Animals faces, without getting too anthropomorphic, are endlessly fascinating to me – I love capturing close-ups which highlight things you might take for granted without studying their features. So, for animals I can conceivably get close to with a short lens, I’ve very much enjoyed taking pictures (as seen below) which focus in on unusual aspects unique to each of the animals I’ve taken – the raggedy consistency of a goose’s beak, the curls of an alpaca’s fur, a horse’s eye. With these photos, I’d aimed to highlight something about an animal that is often overlooked and focus in entirely on that – a wide shot of a goose, for example, would not have a similar effect as the eyes would be drawn to the scenery around the bird as well as its different parts. In these shots, I have no desire to see the totality of the subject but, instead, an element which is synonymous with it. A pictoral synecdoche if you will pardon the pretention of such language.

Alpaca Fur

A Shetland Pony's Eye photograph
A Goose's Beak photograph
   The second type of picture I like to take, as noted, is the doing shot. For this, the key is to stand back and let the animal get on with their life without interference – distance, and thus a long lens, is the key. For these type of shots, I like to capture movement, rather than an aspect of their physicality, which is unique to the animal. As seen below, these can include a squirrel climbing a tree, a duck scavenging for water and a robin singing. In each of these images, what the animals are doing is the much more important to me than their appearance but, due to their movement, are often much harder to take. That these shots are often taken at full “zoom” means there is little margin for error within the picture – if the capture isn’t perfectly timed then part, or all, of the animal may have disappeared from the frame. The key here is patience and perseverance – digital cameras allow for multiple opportunities to get it right and, if you can’t, there’s always the chance to head back to the park (or wherever your location may be) over and over to get the shot perfect. On a recent half-day trip, I was astonished to find I’d taken over 1’500 pictures in just a few hours! A large proportion weren’t particularly great at all.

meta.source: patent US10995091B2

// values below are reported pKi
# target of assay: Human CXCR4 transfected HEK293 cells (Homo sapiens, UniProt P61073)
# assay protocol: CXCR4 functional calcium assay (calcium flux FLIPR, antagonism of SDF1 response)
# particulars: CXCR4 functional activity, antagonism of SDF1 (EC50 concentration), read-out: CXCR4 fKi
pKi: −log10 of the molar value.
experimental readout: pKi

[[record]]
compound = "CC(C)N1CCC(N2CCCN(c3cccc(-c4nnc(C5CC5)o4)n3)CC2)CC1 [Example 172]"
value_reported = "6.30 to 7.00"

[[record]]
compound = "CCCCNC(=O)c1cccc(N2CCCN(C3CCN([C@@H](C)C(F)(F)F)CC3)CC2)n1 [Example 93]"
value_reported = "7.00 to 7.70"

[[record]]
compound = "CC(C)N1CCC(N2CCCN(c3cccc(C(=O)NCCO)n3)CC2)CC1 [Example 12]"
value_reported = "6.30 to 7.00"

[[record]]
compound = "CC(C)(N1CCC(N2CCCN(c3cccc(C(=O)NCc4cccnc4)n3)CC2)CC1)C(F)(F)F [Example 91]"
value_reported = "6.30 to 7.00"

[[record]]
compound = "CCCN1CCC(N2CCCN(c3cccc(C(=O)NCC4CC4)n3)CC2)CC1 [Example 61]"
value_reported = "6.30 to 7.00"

Squirrel in a tree
Duck drinking water

Robin singing in a tree

   Finally, we come to the “post-production” stage – what to do with your pictures when they’ve been taken. Sometimes, for a multitude of reasons, our images will need “tidying up”; an edge will need removing or a colour will need boosting. In order to edit your snaps, I’d recommend looking at using a free app or website like PicMonkey or even Gramblr for this. Both give the use the ability to chop their frames to different sizes and alter the colours and lighting of the image. One effect I’ve found to particularly “pop” my images of late is to turn down the brightness of the image through Gramblr before giving a slight boost of the saturation in app too. This, for many of my pictures, has managed to sharpen the image somewhat without making the final image look too synthetic.

   These are my starter tips – I hope you enjoyed reading and I hope I can report back one day with more advanced ideas for you and some new animal photographs too!